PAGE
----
The big question about the new Trump administration is whether its foreign policy will reflect President Trump’s views or long-standing Establishment positions. It is too early to offer a firm answer, but early indications are worrying.
The past several weeks have seen senior administration officials traveling the world, offering reassurances to our (mostly worthless) allies that no policy changes are coming. We will continue to be committed to war with China over the Japanese Senkaku islands, which are uninhabited; war with Russia over the Baltic states (which Russia is unlikely to attack); and, most worrying, to continued confrontation with Russia for no reason in particular.
The latter is the central point. President Trump, during and after his campaign, made establishing good relations with Russia the key to his foreign policy. He was correct to do so. If we are to have a foreign policy for the 21st, not the 20th, century, it must begin with an alliance first with Russia, then with China. This alliance needs to be directed against not any other state, but violent non-state Fourth Generation entities. This new Triple Alliance, in turn, should serve as the basis for an alliance of all states with the goal of preserving the state system against Fourth Generation challenges.
President Trump has yet to articulate this grand strategy. But he has tried to lay the basis for it by ending our hostility toward Russia. That is the sine qua non. Without an American-Russian alliance, the rest of the strategy is impossible.
Yet President Trump’s officials are sending a contrary message. We will continue to regard Russia as an opponent, they tell NATO, the EU, and Japan. With the latter, they add the same message about China, compounding the move away from the Triple Alliance we need.
What does President Trump do about this? Anything? What he needs to do is gather his senior national security officials, make it clear to them that he wants an alliance with Russia and China and that he expects them to work to that end. If they will not, there’s the door. They are free to resign.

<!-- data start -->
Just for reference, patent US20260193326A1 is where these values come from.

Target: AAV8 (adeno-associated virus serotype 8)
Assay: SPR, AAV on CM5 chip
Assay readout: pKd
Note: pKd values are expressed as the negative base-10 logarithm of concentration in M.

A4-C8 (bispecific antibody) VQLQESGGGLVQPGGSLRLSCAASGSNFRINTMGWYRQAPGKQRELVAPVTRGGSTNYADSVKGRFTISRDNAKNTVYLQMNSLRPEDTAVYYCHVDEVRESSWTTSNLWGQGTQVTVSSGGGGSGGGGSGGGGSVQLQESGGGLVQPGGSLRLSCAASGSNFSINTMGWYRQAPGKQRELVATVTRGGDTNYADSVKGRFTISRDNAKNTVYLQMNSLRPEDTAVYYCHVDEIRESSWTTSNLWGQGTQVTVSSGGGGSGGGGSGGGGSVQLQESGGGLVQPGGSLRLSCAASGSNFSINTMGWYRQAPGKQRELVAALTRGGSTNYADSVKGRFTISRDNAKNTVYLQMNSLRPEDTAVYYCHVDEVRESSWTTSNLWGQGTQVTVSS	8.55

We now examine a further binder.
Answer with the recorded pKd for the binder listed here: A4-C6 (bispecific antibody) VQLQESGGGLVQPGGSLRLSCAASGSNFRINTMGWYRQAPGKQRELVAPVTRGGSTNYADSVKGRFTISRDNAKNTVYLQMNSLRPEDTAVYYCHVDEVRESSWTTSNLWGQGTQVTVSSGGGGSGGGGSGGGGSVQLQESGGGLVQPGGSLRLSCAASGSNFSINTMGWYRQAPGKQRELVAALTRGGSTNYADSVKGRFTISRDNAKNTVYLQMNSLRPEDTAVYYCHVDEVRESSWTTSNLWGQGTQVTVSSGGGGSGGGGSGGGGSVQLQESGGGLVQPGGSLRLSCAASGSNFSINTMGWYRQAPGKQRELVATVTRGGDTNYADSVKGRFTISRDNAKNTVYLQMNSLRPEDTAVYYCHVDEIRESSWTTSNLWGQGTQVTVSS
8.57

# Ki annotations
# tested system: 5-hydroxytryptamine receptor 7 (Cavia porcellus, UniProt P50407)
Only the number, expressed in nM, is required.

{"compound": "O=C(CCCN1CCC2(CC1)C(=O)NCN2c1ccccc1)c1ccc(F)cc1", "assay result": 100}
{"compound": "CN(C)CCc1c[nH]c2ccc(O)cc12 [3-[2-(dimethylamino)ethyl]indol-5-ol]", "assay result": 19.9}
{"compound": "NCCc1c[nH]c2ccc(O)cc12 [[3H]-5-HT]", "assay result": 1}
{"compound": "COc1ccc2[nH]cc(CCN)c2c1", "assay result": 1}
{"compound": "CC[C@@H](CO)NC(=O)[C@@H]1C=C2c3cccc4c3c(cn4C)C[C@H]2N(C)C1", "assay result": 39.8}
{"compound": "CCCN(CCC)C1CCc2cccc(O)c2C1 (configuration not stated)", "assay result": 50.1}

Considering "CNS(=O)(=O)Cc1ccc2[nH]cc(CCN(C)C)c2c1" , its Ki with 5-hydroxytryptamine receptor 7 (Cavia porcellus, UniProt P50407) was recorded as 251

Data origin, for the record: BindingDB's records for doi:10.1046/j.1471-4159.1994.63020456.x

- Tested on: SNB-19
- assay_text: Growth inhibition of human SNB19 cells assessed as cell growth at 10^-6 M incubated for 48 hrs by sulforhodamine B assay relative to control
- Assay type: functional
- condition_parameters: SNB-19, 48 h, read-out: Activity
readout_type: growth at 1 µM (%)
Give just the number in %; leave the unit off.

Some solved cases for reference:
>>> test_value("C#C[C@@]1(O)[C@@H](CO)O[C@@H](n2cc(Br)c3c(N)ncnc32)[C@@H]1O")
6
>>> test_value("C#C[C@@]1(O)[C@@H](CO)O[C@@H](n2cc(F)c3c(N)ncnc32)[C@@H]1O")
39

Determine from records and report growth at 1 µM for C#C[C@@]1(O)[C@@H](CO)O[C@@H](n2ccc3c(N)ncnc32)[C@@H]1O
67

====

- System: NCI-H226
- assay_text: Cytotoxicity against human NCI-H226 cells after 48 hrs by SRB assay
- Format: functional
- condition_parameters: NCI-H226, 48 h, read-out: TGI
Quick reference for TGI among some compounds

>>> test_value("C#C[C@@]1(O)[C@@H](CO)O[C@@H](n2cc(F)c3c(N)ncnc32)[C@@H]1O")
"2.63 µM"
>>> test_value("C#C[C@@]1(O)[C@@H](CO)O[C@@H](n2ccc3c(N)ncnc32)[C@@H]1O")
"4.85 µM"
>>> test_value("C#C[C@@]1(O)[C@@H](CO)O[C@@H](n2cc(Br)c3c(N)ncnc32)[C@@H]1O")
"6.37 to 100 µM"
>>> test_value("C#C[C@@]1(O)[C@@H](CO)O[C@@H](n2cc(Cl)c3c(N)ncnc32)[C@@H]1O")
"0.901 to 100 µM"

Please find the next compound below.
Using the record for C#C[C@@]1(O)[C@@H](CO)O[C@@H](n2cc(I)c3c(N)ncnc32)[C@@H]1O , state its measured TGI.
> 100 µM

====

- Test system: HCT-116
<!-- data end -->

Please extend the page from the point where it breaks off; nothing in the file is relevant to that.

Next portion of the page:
The senior officials are counting on the fact that the establishment would scream bloody murder if they left. But it is going to do that anyway whenever the president moves away from the Establishment’s preferred policies. That does not hurt his relationship with his base. In fact, it strengthens it. Were President Trump to model his future behavior on Mother Teresa the Establishment would still pour vitriol on him because it simply hates his guts. It hates him because he is not one of them.
To put the big question another way, President Trump must decide whether he will rule or merely reign. The former means he makes the key decisions and expects his subordinates to carry them out. In the latter case, he spouts off whenever he feels like it, but everyone learns to ignore it and continue with business as usual. In foreign policy and defense, nothing changes, and what we do becomes more and more irrelevant to the world we face. To his credit, President Trump appears to want to rule in domestic policy. But whether that is true in foreign policy, and specifically in grand strategy, is much less clear. He needs to make it clear, soon.